Sharp tells the riveting stories of the fiercely intelligent, glamorous and iconoclastic twentieth-century women who made their way to Manhattan to forge spectacular literary careers, from Dorothy Parker to Joan Didion.
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'This is such a great idea for a book, and Michelle Dean carries it off, showing us the complexities of her fascinating, extraordinary subjects, in print and out in the world. Dean writes with vigor, depth, knowledge and absorption, and as a result Sharp is a real achievement' Meg Wolitzer, New York Times
Dorothy Parker, Hannah Arendt, Mary McCarthy, Susan Sontag, Joan Didion, Nora Ephron and Janet Malcolm are just some of the women whose lives intertwined as they cut through twentieth-century cultural and intellectual life in the United States, arguing as fervently with each other as they did with the men who so often belittled their work as journalists, novelists, critics and poets. These women are united by their 'sharpness': an accuracy and precision of thought and wit, a claiming of power through their writing.
Sharp is a rich and lively portrait of these women and their world, where Manhattan cocktail parties, fuelled by lethal quantities of both alcohol and gossip, could lead to high-stakes slanging matches in the Partisan Review or the New York Review of Books. It is fascinating and revealing on how these women came to be so influential in a climate in which they were routinely met with condescension and derision by their male counterparts.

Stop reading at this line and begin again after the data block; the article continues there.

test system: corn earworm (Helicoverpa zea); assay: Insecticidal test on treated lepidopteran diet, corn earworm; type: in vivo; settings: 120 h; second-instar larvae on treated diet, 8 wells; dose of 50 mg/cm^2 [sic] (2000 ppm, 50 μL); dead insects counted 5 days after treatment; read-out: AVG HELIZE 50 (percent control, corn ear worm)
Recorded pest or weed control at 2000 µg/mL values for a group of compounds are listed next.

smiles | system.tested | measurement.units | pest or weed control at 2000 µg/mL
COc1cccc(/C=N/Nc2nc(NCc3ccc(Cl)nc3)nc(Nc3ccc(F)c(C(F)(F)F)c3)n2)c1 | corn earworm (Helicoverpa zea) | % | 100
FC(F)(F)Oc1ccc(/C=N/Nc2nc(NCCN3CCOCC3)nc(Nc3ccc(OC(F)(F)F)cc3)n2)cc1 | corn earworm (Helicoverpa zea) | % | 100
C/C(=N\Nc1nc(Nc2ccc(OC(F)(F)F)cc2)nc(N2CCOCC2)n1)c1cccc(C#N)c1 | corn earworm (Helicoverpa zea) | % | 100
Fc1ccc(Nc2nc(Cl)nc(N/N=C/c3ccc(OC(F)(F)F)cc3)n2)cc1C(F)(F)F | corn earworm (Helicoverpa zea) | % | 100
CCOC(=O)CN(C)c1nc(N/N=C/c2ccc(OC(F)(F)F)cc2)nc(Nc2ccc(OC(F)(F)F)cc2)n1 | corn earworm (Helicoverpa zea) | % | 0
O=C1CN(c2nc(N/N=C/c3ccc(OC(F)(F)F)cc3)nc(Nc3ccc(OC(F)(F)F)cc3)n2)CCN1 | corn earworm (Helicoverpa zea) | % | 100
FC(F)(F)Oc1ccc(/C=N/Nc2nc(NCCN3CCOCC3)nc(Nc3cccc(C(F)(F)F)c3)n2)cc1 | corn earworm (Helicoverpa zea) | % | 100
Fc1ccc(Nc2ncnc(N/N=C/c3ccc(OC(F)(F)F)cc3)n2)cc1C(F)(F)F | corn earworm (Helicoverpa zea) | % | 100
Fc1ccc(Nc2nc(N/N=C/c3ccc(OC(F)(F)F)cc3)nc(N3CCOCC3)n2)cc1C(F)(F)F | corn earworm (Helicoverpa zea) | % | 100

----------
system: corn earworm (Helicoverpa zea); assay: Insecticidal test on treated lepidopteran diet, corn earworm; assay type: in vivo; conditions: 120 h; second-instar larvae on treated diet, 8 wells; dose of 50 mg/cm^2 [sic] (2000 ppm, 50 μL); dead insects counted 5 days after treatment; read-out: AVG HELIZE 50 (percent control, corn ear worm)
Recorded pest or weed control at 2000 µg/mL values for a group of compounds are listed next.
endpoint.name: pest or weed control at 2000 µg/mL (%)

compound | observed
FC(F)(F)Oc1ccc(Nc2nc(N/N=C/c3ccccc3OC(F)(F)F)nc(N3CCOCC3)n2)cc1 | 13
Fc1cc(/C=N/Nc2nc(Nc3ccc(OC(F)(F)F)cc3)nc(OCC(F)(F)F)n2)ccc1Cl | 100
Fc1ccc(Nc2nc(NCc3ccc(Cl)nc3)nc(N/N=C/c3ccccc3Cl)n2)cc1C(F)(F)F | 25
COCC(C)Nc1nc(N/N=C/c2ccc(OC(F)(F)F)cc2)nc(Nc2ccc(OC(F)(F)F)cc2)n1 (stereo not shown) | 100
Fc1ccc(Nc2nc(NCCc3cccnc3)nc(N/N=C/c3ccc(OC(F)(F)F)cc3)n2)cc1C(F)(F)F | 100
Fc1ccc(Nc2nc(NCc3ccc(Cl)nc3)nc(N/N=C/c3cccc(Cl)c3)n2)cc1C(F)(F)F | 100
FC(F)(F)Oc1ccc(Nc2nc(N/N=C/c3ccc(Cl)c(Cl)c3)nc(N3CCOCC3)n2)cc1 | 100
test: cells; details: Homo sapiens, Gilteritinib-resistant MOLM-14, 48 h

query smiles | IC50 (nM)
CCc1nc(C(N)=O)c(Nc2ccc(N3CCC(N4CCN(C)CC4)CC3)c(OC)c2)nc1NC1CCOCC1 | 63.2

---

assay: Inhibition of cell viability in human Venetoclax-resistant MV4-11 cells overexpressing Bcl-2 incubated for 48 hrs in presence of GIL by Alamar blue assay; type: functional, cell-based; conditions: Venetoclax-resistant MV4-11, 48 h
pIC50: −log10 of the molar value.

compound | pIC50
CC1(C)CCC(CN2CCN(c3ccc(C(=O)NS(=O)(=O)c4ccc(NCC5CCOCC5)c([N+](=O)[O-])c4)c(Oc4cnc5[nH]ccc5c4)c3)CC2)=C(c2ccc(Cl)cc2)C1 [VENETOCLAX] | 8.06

Michelle Dean mixes biography, criticism and cultural and social history to create an enthralling exploration of how a group of brilliant women became central figures in the world of letters, staked out territory for themselves and began to change the world.
There can't be enough cultural histories which make the point that a woman intellectual must represent her own mind, and not the collective mind of all her 'sisters.' Sharp is a brisk, entertaining, well-researched reminder that it's impossible to write - or think - without making life very messy for oneself, but to do so is an achievement well worth the pains — Sheila Heti, author of How Should A Person Be?
I have to recommend Michelle Dean's Sharp: The Women Who Made an Art of Having an Opinion, a delicious cultural history that comes out in April. It brings together some of the most influential social critics of the 20th century, including Dorothy Parker, Mary McCarthy, Hannah Arendt, Susan Sontag and Joan Didion, and shows how these glamorous iconoclasts forged their singular careers. Dean makes the convincing argument that women's voices--if not necessarily feminist ones--did far more to define the last century's intellectual life than we realize — Michelle Goldberg, New York Times
[A] stunning and highly accessible introduction to a group of important writers — Publishers WeeklyMichelle Dean has delivered an exquisite examination - both rigorous and compassionate - of what it has meant to be a woman with a public voice and the power to use it critically. This book is ferociously good — Rebecca Traister, New York Times-bestselling author of All the Single Ladies
This is such a great idea for a book, and Michelle Dean carries it off, showing us the complexities of her fascinating, extraordinary subjects, in print and out in the world. Dean writes with vigor, depth, knowledge and absorption, and as a result Sharp is a real achievement — Meg Wolitzer, author of The Female Persuasion
This is a great and worthy project: a primer for those for whom these names are new; a sustaining reminder for those already familiar with them. You put it down feeling steadier, more determined — Rachel Cooke, Observer
Michelle Dean's Sharp, a portrait of 10 female writers and thinkers, is a bracing tribute to the life of the iconoclastic mind: a reminder, in our age of flashy hot takes, of the matchless power of sustained and elegant argument — Pankaj Mishra, Guardian
A fascinating analysis of brilliant female writers. By the end you'll want to read something by all of them — Evening Standard